So what’s my problem with the story? Strochlic’s only real source is Jackson’s Twitter feed.
In a tweet sent yesterday, Jackson states:
In case you are wondering who “bitch tricks” is, Jackson is referring to his employer: he uses this phrase regularly to refer to MIT. When challenged by a female graduate student on Twitter a…
June 17, 2013, 4:50 pm
Try Googling “Leaving Academia” and see how many posts come up. Lots. Many of them are sad or angry. Some are very creative and talk about the real choices people have and why they activate them. There was at least one post making the rounds of Facebook a few months back in which someone struggling with an emotional disability and racism resigned, saying that it was impossible to preserve one’s sanity in the contemporary university. If you have tenure, or a tenure track job, you might want to check into these: what’s going on “out there” can really make you think hard about your own life and choices.
But then there are the other articles — the ones that the Huffington Post digs up, stories that are of “Jennifer Anniston’s Wedding on Hold” variety of academic news. Those are the ones that really cheer me up. (more…)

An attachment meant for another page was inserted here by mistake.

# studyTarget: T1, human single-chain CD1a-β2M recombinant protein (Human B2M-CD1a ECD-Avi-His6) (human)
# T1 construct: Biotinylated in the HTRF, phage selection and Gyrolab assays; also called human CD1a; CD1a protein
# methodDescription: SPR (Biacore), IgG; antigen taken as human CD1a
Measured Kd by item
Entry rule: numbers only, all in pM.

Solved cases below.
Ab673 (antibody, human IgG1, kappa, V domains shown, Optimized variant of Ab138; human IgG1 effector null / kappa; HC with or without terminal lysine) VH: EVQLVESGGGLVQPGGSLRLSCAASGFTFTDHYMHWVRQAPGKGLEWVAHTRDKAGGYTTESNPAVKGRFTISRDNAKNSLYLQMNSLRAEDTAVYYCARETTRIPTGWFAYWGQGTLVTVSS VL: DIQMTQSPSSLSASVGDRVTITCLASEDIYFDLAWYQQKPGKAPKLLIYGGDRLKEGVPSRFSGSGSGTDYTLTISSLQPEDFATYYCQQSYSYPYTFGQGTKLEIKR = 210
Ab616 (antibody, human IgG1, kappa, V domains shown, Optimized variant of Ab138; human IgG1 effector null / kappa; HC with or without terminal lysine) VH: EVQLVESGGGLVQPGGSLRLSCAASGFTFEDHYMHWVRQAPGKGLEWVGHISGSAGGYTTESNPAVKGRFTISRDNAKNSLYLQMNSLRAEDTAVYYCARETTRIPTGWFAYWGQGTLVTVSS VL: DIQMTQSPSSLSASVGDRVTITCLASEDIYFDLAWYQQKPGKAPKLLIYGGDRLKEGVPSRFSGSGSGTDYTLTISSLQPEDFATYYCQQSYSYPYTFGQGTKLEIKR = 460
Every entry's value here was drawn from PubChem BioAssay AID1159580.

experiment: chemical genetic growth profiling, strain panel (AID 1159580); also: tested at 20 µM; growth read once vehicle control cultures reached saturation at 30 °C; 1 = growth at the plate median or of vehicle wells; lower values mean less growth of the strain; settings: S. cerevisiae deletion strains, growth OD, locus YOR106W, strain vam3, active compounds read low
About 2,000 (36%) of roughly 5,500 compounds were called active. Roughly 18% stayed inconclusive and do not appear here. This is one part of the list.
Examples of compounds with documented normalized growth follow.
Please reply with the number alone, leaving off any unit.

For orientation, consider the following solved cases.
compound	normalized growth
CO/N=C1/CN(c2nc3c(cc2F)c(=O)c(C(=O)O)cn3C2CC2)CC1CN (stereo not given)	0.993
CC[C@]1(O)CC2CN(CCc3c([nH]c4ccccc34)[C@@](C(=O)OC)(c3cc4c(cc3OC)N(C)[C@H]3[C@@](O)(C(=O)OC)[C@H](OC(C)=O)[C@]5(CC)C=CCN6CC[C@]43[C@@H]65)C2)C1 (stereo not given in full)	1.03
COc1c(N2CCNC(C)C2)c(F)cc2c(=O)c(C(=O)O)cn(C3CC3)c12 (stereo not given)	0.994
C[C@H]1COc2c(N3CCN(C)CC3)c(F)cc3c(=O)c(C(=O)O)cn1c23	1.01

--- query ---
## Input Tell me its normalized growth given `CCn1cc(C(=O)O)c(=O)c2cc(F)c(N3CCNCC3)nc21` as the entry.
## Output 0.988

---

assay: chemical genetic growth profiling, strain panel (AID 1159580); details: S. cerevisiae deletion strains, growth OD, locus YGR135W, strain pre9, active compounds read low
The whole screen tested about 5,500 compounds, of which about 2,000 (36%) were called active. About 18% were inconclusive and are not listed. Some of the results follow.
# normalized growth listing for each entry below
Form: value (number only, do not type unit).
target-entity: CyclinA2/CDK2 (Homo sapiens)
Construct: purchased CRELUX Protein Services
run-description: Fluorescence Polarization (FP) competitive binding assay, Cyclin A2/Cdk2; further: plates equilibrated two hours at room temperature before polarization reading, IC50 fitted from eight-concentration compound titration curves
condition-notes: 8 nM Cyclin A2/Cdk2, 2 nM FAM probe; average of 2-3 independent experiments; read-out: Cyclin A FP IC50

January 24, 2013, 12:31 pm
A common faculty complaint at my last job was what we might call “failure to consult.” Whether it was a project occurring at the upper echelons of the administration, a department chair’s carrying out an initiative or, most commonly, the work of a faculty committee, rule of thumb was to imagine anyone who might be a stakeholder and then keep that person informed. In the days before email, this usually meant having frequent and informative meetings, dropping into offices as you meandered down the hall, or copying a memo multiple time and putting it in separate interoffice envelopes. My favorite form of consultation? – and I bet no one under the age of fifty has ever done this – using one interoffice envelope and instructing recipients to check their name off the memo, put it back …
May 26, 2012, 2:04 pm
I am moved to address this question because I stumbled upon a blog post written by a student I used to know. I am not going to comment on the specifics of this case because I know absolutely nothing about it beyond what is alleged in the post. But I do know that I have heard this story more than once, and it sounds familiar. I also know that it is routine on college campuses to remand charges of sexual assault and sexual/racial/gender harassment made against faculty to secret administrative processes which have little or no legal standing except in the (important) sense that institutions must act on violations of their own rules. What is too often the case is that the person harmed by a faculty member is asked, and agrees, …